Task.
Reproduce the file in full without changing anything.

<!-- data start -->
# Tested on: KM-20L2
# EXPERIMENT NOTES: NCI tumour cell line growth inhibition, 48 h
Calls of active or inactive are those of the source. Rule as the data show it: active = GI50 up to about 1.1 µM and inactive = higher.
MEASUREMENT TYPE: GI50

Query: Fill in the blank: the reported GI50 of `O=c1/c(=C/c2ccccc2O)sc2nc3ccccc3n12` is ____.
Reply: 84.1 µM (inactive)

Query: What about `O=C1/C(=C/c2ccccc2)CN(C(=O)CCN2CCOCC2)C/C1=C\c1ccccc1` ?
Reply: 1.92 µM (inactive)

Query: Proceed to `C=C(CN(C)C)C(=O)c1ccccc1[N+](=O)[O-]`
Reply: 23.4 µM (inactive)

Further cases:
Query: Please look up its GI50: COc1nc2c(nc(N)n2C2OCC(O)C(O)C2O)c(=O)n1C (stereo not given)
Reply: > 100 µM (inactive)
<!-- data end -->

# Tested on: KM-20L2
# EXPERIMENT NOTES: NCI tumour cell line growth inhibition, 48 h
Calls of active or inactive are those of the source. Rule as the data show it: active = GI50 up to about 1.1 µM and inactive = higher.
MEASUREMENT TYPE: GI50

Query: Fill in the blank: the reported GI50 of `O=c1/c(=C/c2ccccc2O)sc2nc3ccccc3n12` is ____.
Reply: 84.1 µM (inactive)

Query: What about `O=C1/C(=C/c2ccccc2)CN(C(=O)CCN2CCOCC2)C/C1=C\c1ccccc1` ?
Reply: 1.92 µM (inactive)

Query: Proceed to `C=C(CN(C)C)C(=O)c1ccccc1[N+](=O)[O-]`
Reply: 23.4 µM (inactive)

Further cases:
Query: Please look up its GI50: COc1nc2c(nc(N)n2C2OCC(O)C(O)C2O)c(=O)n1C (stereo not given)
Reply: > 100 µM (inactive)